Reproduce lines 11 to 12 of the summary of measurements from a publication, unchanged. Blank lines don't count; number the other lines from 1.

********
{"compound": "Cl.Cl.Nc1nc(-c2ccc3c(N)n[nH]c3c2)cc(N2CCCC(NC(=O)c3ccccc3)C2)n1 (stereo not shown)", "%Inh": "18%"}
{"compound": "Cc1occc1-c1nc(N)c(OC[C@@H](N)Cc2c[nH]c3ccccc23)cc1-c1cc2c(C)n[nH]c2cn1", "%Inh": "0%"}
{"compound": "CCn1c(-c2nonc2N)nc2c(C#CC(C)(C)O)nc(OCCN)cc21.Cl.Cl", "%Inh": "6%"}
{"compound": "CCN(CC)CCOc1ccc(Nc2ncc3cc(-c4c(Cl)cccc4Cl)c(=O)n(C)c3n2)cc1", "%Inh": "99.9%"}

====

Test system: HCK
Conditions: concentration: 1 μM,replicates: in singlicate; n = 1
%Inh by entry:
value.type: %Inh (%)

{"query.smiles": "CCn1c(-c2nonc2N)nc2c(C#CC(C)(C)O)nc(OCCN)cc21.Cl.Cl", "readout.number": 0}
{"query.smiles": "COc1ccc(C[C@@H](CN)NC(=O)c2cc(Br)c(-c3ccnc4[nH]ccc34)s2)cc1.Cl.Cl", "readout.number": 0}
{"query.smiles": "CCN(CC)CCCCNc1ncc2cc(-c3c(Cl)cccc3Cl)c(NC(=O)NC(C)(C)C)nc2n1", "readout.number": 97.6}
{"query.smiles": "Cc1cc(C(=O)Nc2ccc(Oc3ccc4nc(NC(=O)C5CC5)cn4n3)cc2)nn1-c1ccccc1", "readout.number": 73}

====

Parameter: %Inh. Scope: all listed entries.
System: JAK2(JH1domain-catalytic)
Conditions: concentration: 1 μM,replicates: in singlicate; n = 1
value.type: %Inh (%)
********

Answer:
{"query.smiles": "COc1ccc(C[C@@H](CN)NC(=O)c2cc(Br)c(-c3ccnc4[nH]ccc34)s2)cc1.Cl.Cl", "readout.number": 0}
{"query.smiles": "CCN(CC)CCCCNc1ncc2cc(-c3c(Cl)cccc3Cl)c(NC(=O)NC(C)(C)C)nc2n1", "readout.number": 97.6}